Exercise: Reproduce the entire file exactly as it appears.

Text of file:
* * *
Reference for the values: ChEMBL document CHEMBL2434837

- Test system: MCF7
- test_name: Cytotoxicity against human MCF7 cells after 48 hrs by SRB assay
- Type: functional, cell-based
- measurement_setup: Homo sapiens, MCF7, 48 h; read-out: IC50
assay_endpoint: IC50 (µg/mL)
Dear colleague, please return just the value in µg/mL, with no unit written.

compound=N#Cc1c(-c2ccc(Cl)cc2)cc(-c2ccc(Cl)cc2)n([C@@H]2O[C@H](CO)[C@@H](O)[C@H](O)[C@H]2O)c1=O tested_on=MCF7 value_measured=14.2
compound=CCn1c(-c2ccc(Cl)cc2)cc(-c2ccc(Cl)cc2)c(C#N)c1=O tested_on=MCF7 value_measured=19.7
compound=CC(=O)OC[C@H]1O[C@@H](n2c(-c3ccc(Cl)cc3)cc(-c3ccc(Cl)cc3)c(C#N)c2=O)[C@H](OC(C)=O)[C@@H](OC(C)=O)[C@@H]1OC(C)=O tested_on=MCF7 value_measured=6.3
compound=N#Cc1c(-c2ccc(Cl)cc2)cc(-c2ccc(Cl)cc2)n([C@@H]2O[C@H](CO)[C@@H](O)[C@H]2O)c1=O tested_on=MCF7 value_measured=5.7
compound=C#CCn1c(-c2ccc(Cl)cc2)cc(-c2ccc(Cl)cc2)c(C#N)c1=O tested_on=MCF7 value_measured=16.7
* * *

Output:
Reference for the values: ChEMBL document CHEMBL2434837

- Test system: MCF7
- test_name: Cytotoxicity against human MCF7 cells after 48 hrs by SRB assay
- Type: functional, cell-based
- measurement_setup: Homo sapiens, MCF7, 48 h; read-out: IC50
assay_endpoint: IC50 (µg/mL)
Dear colleague, please return just the value in µg/mL, with no unit written.

compound=N#Cc1c(-c2ccc(Cl)cc2)cc(-c2ccc(Cl)cc2)n([C@@H]2O[C@H](CO)[C@@H](O)[C@H](O)[C@H]2O)c1=O tested_on=MCF7 value_measured=14.2
compound=CCn1c(-c2ccc(Cl)cc2)cc(-c2ccc(Cl)cc2)c(C#N)c1=O tested_on=MCF7 value_measured=19.7
compound=CC(=O)OC[C@H]1O[C@@H](n2c(-c3ccc(Cl)cc3)cc(-c3ccc(Cl)cc3)c(C#N)c2=O)[C@H](OC(C)=O)[C@@H](OC(C)=O)[C@@H]1OC(C)=O tested_on=MCF7 value_measured=6.3
compound=N#Cc1c(-c2ccc(Cl)cc2)cc(-c2ccc(Cl)cc2)n([C@@H]2O[C@H](CO)[C@@H](O)[C@H]2O)c1=O tested_on=MCF7 value_measured=5.7
compound=C#CCn1c(-c2ccc(Cl)cc2)cc(-c2ccc(Cl)cc2)c(C#N)c1=O tested_on=MCF7 value_measured=16.7